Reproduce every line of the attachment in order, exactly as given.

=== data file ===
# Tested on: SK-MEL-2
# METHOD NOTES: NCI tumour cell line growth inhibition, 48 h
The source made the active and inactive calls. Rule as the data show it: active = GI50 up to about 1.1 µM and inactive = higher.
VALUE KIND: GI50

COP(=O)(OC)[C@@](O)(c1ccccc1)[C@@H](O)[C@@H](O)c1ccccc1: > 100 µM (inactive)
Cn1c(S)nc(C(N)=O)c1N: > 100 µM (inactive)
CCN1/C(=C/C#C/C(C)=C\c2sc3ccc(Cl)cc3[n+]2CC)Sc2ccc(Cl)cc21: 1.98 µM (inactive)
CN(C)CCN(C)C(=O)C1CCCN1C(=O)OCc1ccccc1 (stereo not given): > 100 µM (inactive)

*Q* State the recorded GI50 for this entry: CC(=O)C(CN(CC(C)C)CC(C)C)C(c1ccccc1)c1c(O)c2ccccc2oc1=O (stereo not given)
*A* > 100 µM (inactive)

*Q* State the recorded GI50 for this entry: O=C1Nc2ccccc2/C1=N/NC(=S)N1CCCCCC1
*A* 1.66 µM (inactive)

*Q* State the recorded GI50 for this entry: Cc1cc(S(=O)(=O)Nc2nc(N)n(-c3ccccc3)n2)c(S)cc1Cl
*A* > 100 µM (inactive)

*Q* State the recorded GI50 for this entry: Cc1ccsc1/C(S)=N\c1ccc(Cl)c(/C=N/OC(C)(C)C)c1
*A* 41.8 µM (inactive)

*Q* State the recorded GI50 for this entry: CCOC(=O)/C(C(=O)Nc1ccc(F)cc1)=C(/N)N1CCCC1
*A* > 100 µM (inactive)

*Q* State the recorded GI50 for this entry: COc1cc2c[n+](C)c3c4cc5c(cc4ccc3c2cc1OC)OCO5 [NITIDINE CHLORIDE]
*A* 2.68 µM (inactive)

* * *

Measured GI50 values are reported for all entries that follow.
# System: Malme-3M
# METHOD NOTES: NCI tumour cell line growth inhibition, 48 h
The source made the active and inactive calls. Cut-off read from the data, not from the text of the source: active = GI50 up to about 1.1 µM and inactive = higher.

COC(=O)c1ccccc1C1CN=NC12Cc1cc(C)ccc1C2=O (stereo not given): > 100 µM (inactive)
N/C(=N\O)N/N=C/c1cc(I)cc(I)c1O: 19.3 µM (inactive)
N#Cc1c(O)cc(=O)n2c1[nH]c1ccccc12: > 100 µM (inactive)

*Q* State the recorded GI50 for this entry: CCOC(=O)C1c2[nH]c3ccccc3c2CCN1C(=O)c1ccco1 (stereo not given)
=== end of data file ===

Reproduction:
# Tested on: SK-MEL-2
# METHOD NOTES: NCI tumour cell line growth inhibition, 48 h
The source made the active and inactive calls. Rule as the data show it: active = GI50 up to about 1.1 µM and inactive = higher.
VALUE KIND: GI50

COP(=O)(OC)[C@@](O)(c1ccccc1)[C@@H](O)[C@@H](O)c1ccccc1: > 100 µM (inactive)
Cn1c(S)nc(C(N)=O)c1N: > 100 µM (inactive)
CCN1/C(=C/C#C/C(C)=C\c2sc3ccc(Cl)cc3[n+]2CC)Sc2ccc(Cl)cc21: 1.98 µM (inactive)
CN(C)CCN(C)C(=O)C1CCCN1C(=O)OCc1ccccc1 (stereo not given): > 100 µM (inactive)

*Q* State the recorded GI50 for this entry: CC(=O)C(CN(CC(C)C)CC(C)C)C(c1ccccc1)c1c(O)c2ccccc2oc1=O (stereo not given)
*A* > 100 µM (inactive)

*Q* State the recorded GI50 for this entry: O=C1Nc2ccccc2/C1=N/NC(=S)N1CCCCCC1
*A* 1.66 µM (inactive)

*Q* State the recorded GI50 for this entry: Cc1cc(S(=O)(=O)Nc2nc(N)n(-c3ccccc3)n2)c(S)cc1Cl
*A* > 100 µM (inactive)

*Q* State the recorded GI50 for this entry: Cc1ccsc1/C(S)=N\c1ccc(Cl)c(/C=N/OC(C)(C)C)c1
*A* 41.8 µM (inactive)

*Q* State the recorded GI50 for this entry: CCOC(=O)/C(C(=O)Nc1ccc(F)cc1)=C(/N)N1CCCC1
*A* > 100 µM (inactive)

*Q* State the recorded GI50 for this entry: COc1cc2c[n+](C)c3c4cc5c(cc4ccc3c2cc1OC)OCO5 [NITIDINE CHLORIDE]
*A* 2.68 µM (inactive)

* * *

Measured GI50 values are reported for all entries that follow.
# System: Malme-3M
# METHOD NOTES: NCI tumour cell line growth inhibition, 48 h
The source made the active and inactive calls. Cut-off read from the data, not from the text of the source: active = GI50 up to about 1.1 µM and inactive = higher.

COC(=O)c1ccccc1C1CN=NC12Cc1cc(C)ccc1C2=O (stereo not given): > 100 µM (inactive)
N/C(=N\O)N/N=C/c1cc(I)cc(I)c1O: 19.3 µM (inactive)
N#Cc1c(O)cc(=O)n2c1[nH]c1ccccc12: > 100 µM (inactive)

*Q* State the recorded GI50 for this entry: CCOC(=O)C1c2[nH]c3ccccc3c2CCN1C(=O)c1ccco1 (stereo not given)